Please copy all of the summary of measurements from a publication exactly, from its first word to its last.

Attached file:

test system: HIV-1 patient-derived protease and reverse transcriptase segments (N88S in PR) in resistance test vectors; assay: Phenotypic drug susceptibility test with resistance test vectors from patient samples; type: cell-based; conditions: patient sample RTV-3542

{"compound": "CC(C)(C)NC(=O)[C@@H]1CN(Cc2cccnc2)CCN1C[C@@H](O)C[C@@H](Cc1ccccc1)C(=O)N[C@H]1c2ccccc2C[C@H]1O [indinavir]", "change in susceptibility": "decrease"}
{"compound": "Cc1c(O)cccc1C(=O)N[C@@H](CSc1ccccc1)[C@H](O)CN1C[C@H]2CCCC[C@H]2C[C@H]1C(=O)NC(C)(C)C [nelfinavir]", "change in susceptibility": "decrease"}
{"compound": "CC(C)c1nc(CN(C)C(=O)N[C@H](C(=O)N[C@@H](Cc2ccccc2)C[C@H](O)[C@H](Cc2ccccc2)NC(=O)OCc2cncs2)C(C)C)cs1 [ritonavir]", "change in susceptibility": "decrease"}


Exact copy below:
test system: HIV-1 patient-derived protease and reverse transcriptase segments (N88S in PR) in resistance test vectors; assay: Phenotypic drug susceptibility test with resistance test vectors from patient samples; type: cell-based; conditions: patient sample RTV-3542

{"compound": "CC(C)(C)NC(=O)[C@@H]1CN(Cc2cccnc2)CCN1C[C@@H](O)C[C@@H](Cc1ccccc1)C(=O)N[C@H]1c2ccccc2C[C@H]1O [indinavir]", "change in susceptibility": "decrease"}
{"compound": "Cc1c(O)cccc1C(=O)N[C@@H](CSc1ccccc1)[C@H](O)CN1C[C@H]2CCCC[C@H]2C[C@H]1C(=O)NC(C)(C)C [nelfinavir]", "change in susceptibility": "decrease"}
{"compound": "CC(C)c1nc(CN(C)C(=O)N[C@H](C(=O)N[C@@H](Cc2ccccc2)C[C@H](O)[C@H](Cc2ccccc2)NC(=O)OCc2cncs2)C(C)C)cs1 [ritonavir]", "change in susceptibility": "decrease"}